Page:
Before January 2014, I had never heard of the term “kundalini” other than vague references to kundalini yoga, which I associated with people wearing white turbans and breathing hard. But on my daughter’s 8th birthday, I experienced something that my medical knowledge never prepared me to understand. I was with my new friend Dennis, an agnostic scientist who was drawn to me after we met at a holiday party at the Institute of Noetic Sciences because of our shared curiosity in energy healing. We weren’t doing anything particularly interesting at the time. We weren’t meditating or doing yoga or having sex or doing breathwork or using any mind-altering substances or otherwise seeking out any sort of mystical experience. We were just sitting upstairs on the floor of my bedroom with my roommate April, when something very curious happened.
We had already experienced some weird moments that day. April, who is quite psychic, came upstairs to the living room and said, “Something’s coming.” The sky suddenly turned green and the wind started howling, and two seconds later, Dennis, who was driving in his car on the way back from Big Sur, texted me, “Something just started.” I showed the text to April, who said, quite nonchalantly, “See, I told you.”
Fast forward a few hours, after my daughter’s birthday dinner and bedtime stories, and Dennis asked if he could hug me. I said yes, and when he hugged me, we went into some kind of time warp because according to clock time, almost four hours passed in what felt like 15 minutes. During that time, Dennis and I shared experiences that were foreign to us both—like telepathy, unusual somatic experiences, sudden memories of past lives we had shared together, and a deep heart awakening. Then something started happening to Dennis’s body. During our time warp, April had left, but Dennis suddenly felt the need to have her present. I went down to check on her, but she was sleeping. Fifteen minutes later, Dennis said, “Go get April. She’s awake now.” I walked into her guest house, and she was sitting bolt upright in bed, looking dazed in her penguin pajamas. I told her a gay man was requesting our presence in my bedroom, and as if in a trance, she followed me in silence without questioning the bizarre request.
When we got back upstairs, parts of Dennis’s body, mostly his extremities, became rigid, as if all the muscles were tensing up at once, and the smaller muscle groups were firing individually, almost as if he were having a seizure, each little muscle contracting and relaxing rhythmically so that I could feel ripples when I put my hands on his arms. He was scared and physically uncomfortable, and he was pleading for us to help him. He kept saying that some sort of energy was running through his body. “My body is responding to you girls!”
I didn’t understand at all what was happening, but something in me guided him to lie down on the bed and April and I helped him move this mysterious energy through the stuck parts with breath and intention. He felt the energy move out of his rigidly erect thighs, moving into his pelvis and then his belly, and then his heart before shooting up the back of his spine, as if flying out the top of his head. The physical discomfort instantly disappeared and he experienced a state of bliss, which he described as a full body orgasm, even though we were all still fully dressed and no genital contact had been made. He stayed in that bliss state, experiencing a feeling of Oneness with the Universe and Divine ecstasy, until he fell asleep. The next morning, he woke up with a psychic awareness he had never experienced before and contact with spirits that did not have bodies, spirits that wanted to “channel” through him. We tried to turn on the lights in the house, but we discovered we had no power. Apparently, we weren’t alone. The power had blown out all over Marin County. We joked that Dennis had short-circuited the whole network, but who knows? Maybe it wasn’t a joke.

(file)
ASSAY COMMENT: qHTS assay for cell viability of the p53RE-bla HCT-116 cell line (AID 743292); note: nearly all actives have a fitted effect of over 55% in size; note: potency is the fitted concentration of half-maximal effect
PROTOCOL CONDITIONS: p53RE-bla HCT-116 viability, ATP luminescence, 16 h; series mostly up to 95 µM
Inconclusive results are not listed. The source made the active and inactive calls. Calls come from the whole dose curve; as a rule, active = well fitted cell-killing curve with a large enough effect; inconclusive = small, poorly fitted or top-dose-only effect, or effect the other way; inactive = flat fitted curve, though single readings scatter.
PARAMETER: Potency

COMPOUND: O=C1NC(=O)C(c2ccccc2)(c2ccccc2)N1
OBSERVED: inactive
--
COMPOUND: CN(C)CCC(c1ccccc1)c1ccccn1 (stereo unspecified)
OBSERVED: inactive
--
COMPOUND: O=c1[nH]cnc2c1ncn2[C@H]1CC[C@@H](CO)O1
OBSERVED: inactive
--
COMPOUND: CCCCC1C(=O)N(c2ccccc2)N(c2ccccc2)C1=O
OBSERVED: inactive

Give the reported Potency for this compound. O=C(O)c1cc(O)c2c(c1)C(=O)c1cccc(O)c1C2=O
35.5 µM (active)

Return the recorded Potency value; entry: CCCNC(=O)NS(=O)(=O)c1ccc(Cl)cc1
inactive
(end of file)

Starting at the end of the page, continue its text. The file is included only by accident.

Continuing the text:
The next morning, I took Dennis to meet my mentor Rachel Naomi Remen, MD, who listened patiently to our wild story and simply said, “Let me give your minds something to calm them down. Go look up the words “kundalini“and “siddhi” on Wikipedia.” So we did. What we read about kundalini and the siddhis (spiritual superpowers) from the yogic tradition sounded consistent with what we had experienced spontaneously, and we were almost embarrassed to discover that something that felt so unique and mysterious was written up as this ordinary phenomenon on Wikipedia.
Over the next nine days, things grew increasingly bizarre, and Dennis was losing touch with reality in a way that looked very much like the kind of psychosis you might see in someone with schizophrenia or bipolar disorder. He wasn’t eating or sleeping. He had moved out of his house and was shacking up in a hotel room near me because he wanted to be close to me all the time. He was delusional and seeing visions and hearing voices that told him things that sounded crazy. He couldn’t seem to control his psychic awareness and was leaving strangers in the coffee shop in tears by telling them things he couldn’t possibly have known about their childhood sexual abuse. I told him he had “psychic Tourette’s” and jokingly called him Dennis the Menace, but he responded with hostility. “I am speaking directly from God and you have no right to silence me!” He was becoming more and more grandiose, feeling like he was Jesus and had access to infinite Universal Knowledge, and the things he was telling me about how I was sent here from the Pleiades to save the world were getting more and more inflated. Things were spiraling out of control, and we clearly needed help.